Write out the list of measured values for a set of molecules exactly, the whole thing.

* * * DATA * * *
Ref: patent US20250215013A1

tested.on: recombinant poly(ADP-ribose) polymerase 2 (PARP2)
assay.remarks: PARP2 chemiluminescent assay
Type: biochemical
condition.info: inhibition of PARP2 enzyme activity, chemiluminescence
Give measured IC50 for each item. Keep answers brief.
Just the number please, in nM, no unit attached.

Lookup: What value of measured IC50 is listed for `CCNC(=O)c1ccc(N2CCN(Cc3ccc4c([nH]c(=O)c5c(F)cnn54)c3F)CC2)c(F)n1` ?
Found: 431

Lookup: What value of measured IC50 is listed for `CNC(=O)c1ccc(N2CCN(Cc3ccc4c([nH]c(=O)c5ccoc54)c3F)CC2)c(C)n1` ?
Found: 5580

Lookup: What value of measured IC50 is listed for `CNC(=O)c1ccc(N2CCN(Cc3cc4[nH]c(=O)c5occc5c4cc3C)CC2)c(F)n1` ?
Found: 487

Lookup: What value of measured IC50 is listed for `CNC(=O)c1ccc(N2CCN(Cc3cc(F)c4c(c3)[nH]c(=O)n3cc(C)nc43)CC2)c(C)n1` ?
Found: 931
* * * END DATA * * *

Ref: patent US20250215013A1

tested.on: recombinant poly(ADP-ribose) polymerase 2 (PARP2)
assay.remarks: PARP2 chemiluminescent assay
Type: biochemical
condition.info: inhibition of PARP2 enzyme activity, chemiluminescence
Give measured IC50 for each item. Keep answers brief.
Just the number please, in nM, no unit attached.

Lookup: What value of measured IC50 is listed for `CCNC(=O)c1ccc(N2CCN(Cc3ccc4c([nH]c(=O)c5c(F)cnn54)c3F)CC2)c(F)n1` ?
Found: 431

Lookup: What value of measured IC50 is listed for `CNC(=O)c1ccc(N2CCN(Cc3ccc4c([nH]c(=O)c5ccoc54)c3F)CC2)c(C)n1` ?
Found: 5580

Lookup: What value of measured IC50 is listed for `CNC(=O)c1ccc(N2CCN(Cc3cc4[nH]c(=O)c5occc5c4cc3C)CC2)c(F)n1` ?
Found: 487

Lookup: What value of measured IC50 is listed for `CNC(=O)c1ccc(N2CCN(Cc3cc(F)c4c(c3)[nH]c(=O)n3cc(C)nc43)CC2)c(C)n1` ?
Found: 931